By far the most common exemption is the homestead exemption, which knocks $6,000 off the taxable value of your home if it is your primary residence. The next most common is the senior citizen homestead exemption, which knocks off another $5,000 for residents 65 and older. Senior citizens older than 65 and with less than $55,000 a year in household income can apply for a freeze of any increase because of inflation – it does not freeze the bill, however.
Other exemptions include an exemption of up to $25,000 for substantial home improvements – not routine maintenance – and a number of exemptions for disabled residents, disabled veterans and veterans returning home from duty in armed conflict.
The “Net Taxable Amount” number near the bottom of the column is just what it sounds like – the taxable value of your property after your exemptions are deducted. Now the government applies the rates that the taxing bodies ask for.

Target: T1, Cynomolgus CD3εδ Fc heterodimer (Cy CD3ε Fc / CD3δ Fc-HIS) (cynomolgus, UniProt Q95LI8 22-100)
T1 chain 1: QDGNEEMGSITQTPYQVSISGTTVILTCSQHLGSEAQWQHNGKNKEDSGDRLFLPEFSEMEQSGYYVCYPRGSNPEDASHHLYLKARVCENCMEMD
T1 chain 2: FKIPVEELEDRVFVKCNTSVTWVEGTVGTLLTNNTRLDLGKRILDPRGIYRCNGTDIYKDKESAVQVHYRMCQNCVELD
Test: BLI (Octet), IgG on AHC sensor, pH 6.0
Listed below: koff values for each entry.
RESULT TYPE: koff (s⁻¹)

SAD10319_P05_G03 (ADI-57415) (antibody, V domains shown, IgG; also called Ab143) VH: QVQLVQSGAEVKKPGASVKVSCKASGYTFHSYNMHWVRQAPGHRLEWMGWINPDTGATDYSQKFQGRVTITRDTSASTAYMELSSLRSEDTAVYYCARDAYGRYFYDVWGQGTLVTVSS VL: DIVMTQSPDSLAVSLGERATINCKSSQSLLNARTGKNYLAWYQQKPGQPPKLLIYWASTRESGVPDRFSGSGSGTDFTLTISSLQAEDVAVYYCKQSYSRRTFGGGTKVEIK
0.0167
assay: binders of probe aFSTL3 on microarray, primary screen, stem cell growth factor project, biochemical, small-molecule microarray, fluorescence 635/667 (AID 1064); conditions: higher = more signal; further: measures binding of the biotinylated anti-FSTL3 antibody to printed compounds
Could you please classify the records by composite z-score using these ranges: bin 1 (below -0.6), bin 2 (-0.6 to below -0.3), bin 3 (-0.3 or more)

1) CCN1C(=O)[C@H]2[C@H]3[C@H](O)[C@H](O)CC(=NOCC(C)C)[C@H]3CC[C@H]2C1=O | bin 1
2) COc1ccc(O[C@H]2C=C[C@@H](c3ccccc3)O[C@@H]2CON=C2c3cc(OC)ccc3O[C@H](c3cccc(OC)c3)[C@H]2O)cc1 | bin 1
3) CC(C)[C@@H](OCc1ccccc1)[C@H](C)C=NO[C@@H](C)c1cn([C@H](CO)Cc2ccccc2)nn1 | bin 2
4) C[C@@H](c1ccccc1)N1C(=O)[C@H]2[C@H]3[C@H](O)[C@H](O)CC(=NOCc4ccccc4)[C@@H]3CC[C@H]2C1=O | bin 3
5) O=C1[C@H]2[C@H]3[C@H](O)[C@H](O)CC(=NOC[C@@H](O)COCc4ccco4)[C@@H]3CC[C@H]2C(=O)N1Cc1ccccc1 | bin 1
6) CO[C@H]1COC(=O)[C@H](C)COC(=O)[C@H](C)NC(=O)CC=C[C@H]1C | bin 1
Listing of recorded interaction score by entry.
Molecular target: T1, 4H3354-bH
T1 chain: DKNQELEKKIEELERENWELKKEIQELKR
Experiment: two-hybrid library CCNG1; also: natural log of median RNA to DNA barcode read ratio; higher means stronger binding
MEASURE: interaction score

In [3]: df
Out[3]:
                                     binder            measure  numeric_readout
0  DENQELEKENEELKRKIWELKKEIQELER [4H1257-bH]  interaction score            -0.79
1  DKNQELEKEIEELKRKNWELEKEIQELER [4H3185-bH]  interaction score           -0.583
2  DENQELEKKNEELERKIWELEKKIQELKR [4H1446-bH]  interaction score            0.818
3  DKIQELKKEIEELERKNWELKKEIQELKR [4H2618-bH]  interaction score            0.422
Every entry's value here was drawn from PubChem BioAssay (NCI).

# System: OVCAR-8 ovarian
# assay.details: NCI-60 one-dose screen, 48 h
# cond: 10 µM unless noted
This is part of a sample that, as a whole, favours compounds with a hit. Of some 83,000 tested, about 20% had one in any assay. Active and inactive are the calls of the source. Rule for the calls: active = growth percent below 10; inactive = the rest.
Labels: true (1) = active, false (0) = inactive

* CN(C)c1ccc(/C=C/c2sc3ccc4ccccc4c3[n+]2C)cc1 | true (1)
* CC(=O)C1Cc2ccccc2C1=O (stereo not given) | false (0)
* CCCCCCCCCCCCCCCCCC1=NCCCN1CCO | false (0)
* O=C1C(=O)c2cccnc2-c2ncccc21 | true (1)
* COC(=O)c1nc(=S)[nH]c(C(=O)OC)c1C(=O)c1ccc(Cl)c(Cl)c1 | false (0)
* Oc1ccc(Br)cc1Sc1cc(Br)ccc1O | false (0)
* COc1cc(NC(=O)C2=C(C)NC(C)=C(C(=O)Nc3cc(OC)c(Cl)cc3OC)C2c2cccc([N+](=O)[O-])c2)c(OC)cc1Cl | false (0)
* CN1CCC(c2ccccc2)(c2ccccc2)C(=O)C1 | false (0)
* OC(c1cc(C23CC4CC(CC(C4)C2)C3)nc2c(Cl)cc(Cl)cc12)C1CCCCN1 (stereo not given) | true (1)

On the left side of your bill is a long list of every taxing body asking you for money.
The rate is the amount of money they charge per $100 in EAV on your home. The amount they levy for pensions is listed separately under state law, so you add them together to determine the total each body charges.
The next number is the percentage of your total tax bill that each government accounts for – as you’ll notice, public schools by far account for the biggest slice of the pie. The next two columns – what they’re charging this year and what they charged you last year – lets you see how much more they’re taking from you.
Because we’re doing a public service with this article, let’s temporarily suspend the rule in journalism that frowns upon editorializing in stories, especially if you’re angry about the size of your tax bill.